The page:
It's an exciting time for Rhode Island registered nurses – the US Department of Health and Human Services projects the state will need to add more than 2,000 nursing roles by 2025. And the state has been proactive in growing the industry, with the Rhode Island Action Coalition for the Future of Nursing investing more than $600,000 in a new residency and mentoring program in 2013. The following guide helps interested students learn about prospective nursing career opportunities and how to meet educational and licensure requirements specifically in Rhode Island.
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Find the Right Rhode Island Nursing School
Because of the state's smaller size and population, Rhode Island offers fewer nursing programs than larger states; however, there are still quality options for those interested in this field. Individuals considering a career as a nurse, as well as current RNs who are looking for advancement, can take advantage of a handful of nursing programs that have been approved by Rhode Island's Department of Health. Review the list of schools and programs below to find an option that meets all your criteria.
Rhode Island Licensure Info
Licensing of nurses in Rhode Island is handled by the Nurse Registration and Nursing Education Board, which is part of the state's Department of Health. The Board manages all things related to nursing licenses and is also responsible for setting and evaluating the standards for nursing education programs.
Applying for an RI License
- Complete mandated education requirements, which include graduating from an approved nursing program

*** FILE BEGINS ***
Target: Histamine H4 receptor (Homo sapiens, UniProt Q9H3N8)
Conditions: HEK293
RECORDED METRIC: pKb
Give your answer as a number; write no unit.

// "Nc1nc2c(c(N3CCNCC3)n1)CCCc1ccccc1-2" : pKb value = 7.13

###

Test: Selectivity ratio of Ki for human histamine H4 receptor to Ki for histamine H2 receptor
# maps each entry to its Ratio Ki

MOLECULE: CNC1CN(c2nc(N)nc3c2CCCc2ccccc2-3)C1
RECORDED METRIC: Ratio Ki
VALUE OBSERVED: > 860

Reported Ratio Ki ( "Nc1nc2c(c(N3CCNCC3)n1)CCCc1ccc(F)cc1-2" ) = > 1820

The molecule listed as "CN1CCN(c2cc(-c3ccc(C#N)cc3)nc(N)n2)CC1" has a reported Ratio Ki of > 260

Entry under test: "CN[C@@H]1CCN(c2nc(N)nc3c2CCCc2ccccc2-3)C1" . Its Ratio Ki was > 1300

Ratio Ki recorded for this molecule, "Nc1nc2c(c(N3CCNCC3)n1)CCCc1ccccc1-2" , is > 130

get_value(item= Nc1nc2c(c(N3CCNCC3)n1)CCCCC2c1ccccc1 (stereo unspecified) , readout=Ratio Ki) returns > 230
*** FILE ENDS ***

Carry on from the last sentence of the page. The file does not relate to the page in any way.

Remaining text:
- Apply for licensure by exam or by endorsement with the Rhode Island Nurse Registration and Nursing Education Board and send check or money order for $135 to the RI General Treasurer
- Have official transcripts sent directly to the Board by the nursing school (licensure by exam only)
- Apply to NCSBN to take the NCLEX. After the Board has received all application requirements, the applicant will be eligible to take the exam (licensure by exam only).
- Show proof of residency via copies of a driver's license, tax return or lease
- Submit to a national background check administered by the Department of the Attorney General
- If applying for a multistate license via a state in the Nursing Licensure Compact (NLC), nurses must obtain a nursing license in that state. If their home state is not an NLC state, they must apply for a single-state license in Rhode Island. License verification is required.
Renewal and Continuing Education Requirements
Registered nurses practicing in Rhode Island must renew their licenses every two years. The process includes showing proof of completing 10 continuing education hours. One continuing education unit is the same as 10 continuing education hours and one CE hour is the same as one contact hour. CE requirements can be taken online or live, but must be approved by the Rhode Island State Nurse Association, the American Nurses Credentialing Center, an approved nursing school, or other recognized professional nursing association. The Board advises renewal applicants to keep record of completed CEs for four years.
If a nurse can show hardship, he or she may be able to request a six-month extension for meeting CE requirements. Licenses may be renewed either online or by mailing in a paper form, although those renewing online are required to pay a small online processing fee. The cost for renewing a license varies by certification type.